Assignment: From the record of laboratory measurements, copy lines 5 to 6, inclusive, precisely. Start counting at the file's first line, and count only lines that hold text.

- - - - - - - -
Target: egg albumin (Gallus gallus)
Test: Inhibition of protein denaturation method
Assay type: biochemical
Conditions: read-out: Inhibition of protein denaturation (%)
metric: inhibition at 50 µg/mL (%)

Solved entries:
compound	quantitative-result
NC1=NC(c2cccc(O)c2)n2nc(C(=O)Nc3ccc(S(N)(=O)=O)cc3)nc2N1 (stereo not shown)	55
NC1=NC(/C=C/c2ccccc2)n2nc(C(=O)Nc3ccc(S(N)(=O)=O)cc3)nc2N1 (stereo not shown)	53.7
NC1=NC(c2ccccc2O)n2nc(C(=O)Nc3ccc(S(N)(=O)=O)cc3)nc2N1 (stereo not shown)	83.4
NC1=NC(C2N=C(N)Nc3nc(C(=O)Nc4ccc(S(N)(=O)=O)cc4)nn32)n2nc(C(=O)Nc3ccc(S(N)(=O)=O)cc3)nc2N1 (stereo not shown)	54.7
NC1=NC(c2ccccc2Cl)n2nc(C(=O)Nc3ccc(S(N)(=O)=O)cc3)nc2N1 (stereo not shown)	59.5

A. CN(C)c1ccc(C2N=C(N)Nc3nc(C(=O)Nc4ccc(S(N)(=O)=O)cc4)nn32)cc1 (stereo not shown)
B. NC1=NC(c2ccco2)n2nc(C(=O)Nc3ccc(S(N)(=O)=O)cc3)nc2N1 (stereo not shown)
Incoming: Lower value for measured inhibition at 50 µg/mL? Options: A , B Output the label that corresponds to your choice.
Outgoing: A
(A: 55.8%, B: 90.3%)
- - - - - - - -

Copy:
metric: inhibition at 50 µg/mL (%)

Solved entries: